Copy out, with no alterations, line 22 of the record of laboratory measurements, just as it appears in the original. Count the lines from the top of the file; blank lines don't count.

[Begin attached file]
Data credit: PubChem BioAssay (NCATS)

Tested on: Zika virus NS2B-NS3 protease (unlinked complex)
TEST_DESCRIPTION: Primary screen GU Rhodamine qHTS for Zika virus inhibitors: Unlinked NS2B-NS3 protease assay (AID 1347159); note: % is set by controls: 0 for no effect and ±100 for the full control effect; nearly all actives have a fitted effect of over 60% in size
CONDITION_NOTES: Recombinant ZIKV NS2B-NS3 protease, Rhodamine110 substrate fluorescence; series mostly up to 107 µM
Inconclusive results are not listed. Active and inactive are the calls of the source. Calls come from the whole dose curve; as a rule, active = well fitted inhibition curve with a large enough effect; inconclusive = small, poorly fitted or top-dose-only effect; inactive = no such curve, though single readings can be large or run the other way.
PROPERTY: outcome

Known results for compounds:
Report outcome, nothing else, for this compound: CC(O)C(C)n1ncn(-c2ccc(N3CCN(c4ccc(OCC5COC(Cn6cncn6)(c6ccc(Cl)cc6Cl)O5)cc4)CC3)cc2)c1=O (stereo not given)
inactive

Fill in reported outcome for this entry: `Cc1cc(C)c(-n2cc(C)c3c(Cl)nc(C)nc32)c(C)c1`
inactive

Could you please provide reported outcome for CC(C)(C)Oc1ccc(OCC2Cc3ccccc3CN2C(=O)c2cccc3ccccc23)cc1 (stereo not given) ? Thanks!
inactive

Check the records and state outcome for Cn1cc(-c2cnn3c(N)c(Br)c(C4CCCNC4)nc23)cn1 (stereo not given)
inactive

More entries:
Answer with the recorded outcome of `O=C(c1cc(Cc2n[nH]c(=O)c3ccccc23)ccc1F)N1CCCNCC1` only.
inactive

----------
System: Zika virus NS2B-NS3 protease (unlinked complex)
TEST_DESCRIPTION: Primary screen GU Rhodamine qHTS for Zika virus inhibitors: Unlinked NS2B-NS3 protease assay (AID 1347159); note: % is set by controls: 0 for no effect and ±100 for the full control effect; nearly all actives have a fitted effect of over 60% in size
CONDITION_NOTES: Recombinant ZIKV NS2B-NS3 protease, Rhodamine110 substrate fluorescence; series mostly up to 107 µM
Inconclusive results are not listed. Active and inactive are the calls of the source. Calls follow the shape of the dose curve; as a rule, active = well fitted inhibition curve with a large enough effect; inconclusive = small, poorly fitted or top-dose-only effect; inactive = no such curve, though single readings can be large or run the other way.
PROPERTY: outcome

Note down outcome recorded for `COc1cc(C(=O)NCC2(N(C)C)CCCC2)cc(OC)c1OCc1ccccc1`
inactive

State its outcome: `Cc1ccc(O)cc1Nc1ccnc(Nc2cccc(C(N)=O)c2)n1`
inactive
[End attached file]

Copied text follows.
CONDITION_NOTES: Recombinant ZIKV NS2B-NS3 protease, Rhodamine110 substrate fluorescence; series mostly up to 107 µM